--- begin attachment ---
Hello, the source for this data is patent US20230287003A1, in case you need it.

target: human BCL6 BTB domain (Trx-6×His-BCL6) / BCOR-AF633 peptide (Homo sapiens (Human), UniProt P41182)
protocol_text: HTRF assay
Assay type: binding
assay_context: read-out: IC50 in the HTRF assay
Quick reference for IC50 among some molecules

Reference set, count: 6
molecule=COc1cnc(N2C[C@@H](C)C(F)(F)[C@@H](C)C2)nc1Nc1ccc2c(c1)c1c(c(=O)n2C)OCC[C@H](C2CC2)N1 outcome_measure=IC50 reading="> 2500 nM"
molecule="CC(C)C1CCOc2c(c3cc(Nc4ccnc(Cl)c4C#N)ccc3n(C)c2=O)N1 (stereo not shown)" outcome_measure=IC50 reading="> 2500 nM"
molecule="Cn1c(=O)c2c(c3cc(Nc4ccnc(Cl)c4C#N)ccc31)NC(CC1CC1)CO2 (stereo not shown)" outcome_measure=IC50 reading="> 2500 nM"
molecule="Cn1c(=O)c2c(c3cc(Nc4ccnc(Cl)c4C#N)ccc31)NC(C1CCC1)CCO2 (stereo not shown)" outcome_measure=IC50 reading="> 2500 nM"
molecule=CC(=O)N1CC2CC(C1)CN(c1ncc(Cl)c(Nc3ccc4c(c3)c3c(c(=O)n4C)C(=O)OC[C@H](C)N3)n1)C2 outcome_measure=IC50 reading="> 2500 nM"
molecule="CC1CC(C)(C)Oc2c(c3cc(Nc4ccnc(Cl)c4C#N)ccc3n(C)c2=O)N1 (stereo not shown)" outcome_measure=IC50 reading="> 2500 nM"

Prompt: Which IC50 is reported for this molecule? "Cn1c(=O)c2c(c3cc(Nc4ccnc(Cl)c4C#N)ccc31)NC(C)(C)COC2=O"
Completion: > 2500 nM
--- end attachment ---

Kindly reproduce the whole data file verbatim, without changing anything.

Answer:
Hello, the source for this data is patent US20230287003A1, in case you need it.

target: human BCL6 BTB domain (Trx-6×His-BCL6) / BCOR-AF633 peptide (Homo sapiens (Human), UniProt P41182)
protocol_text: HTRF assay
Assay type: binding
assay_context: read-out: IC50 in the HTRF assay
Quick reference for IC50 among some molecules

Reference set, count: 6
molecule=COc1cnc(N2C[C@@H](C)C(F)(F)[C@@H](C)C2)nc1Nc1ccc2c(c1)c1c(c(=O)n2C)OCC[C@H](C2CC2)N1 outcome_measure=IC50 reading="> 2500 nM"
molecule="CC(C)C1CCOc2c(c3cc(Nc4ccnc(Cl)c4C#N)ccc3n(C)c2=O)N1 (stereo not shown)" outcome_measure=IC50 reading="> 2500 nM"
molecule="Cn1c(=O)c2c(c3cc(Nc4ccnc(Cl)c4C#N)ccc31)NC(CC1CC1)CO2 (stereo not shown)" outcome_measure=IC50 reading="> 2500 nM"
molecule="Cn1c(=O)c2c(c3cc(Nc4ccnc(Cl)c4C#N)ccc31)NC(C1CCC1)CCO2 (stereo not shown)" outcome_measure=IC50 reading="> 2500 nM"
molecule=CC(=O)N1CC2CC(C1)CN(c1ncc(Cl)c(Nc3ccc4c(c3)c3c(c(=O)n4C)C(=O)OC[C@H](C)N3)n1)C2 outcome_measure=IC50 reading="> 2500 nM"
molecule="CC1CC(C)(C)Oc2c(c3cc(Nc4ccnc(Cl)c4C#N)ccc3n(C)c2=O)N1 (stereo not shown)" outcome_measure=IC50 reading="> 2500 nM"

Prompt: Which IC50 is reported for this molecule? "Cn1c(=O)c2c(c3cc(Nc4ccnc(Cl)c4C#N)ccc31)NC(C)(C)COC2=O"
Completion: > 2500 nM